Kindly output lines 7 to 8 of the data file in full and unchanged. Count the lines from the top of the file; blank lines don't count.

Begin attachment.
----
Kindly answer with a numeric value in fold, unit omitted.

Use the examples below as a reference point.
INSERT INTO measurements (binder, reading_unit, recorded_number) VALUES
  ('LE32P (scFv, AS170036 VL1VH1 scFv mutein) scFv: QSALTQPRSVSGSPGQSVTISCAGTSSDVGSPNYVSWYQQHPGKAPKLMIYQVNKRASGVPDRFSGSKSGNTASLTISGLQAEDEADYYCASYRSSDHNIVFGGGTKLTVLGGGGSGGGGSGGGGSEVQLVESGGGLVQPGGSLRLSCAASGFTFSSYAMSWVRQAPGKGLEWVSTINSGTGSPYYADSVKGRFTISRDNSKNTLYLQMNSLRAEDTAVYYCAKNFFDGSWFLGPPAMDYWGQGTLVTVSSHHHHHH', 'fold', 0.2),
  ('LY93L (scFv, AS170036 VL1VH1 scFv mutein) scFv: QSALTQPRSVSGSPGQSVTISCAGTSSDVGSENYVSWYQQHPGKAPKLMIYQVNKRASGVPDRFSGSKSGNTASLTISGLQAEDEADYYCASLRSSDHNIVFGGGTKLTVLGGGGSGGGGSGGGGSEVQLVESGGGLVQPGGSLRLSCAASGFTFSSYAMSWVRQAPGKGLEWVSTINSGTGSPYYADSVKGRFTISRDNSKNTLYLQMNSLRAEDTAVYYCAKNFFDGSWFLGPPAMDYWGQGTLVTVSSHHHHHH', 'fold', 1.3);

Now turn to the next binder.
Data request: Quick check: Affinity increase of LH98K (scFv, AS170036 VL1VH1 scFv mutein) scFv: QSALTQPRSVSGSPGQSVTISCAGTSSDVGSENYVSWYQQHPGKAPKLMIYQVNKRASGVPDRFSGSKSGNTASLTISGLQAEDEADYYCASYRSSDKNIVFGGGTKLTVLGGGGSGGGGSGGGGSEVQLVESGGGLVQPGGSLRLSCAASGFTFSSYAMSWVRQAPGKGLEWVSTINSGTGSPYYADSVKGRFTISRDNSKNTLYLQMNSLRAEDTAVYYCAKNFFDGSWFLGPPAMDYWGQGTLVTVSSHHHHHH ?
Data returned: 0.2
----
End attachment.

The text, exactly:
Data request: Quick check: Affinity increase of LH98K (scFv, AS170036 VL1VH1 scFv mutein) scFv: QSALTQPRSVSGSPGQSVTISCAGTSSDVGSENYVSWYQQHPGKAPKLMIYQVNKRASGVPDRFSGSKSGNTASLTISGLQAEDEADYYCASYRSSDKNIVFGGGTKLTVLGGGGSGGGGSGGGGSEVQLVESGGGLVQPGGSLRLSCAASGFTFSSYAMSWVRQAPGKGLEWVSTINSGTGSPYYADSVKGRFTISRDNSKNTLYLQMNSLRAEDTAVYYCAKNFFDGSWFLGPPAMDYWGQGTLVTVSSHHHHHH ?
Data returned: 0.2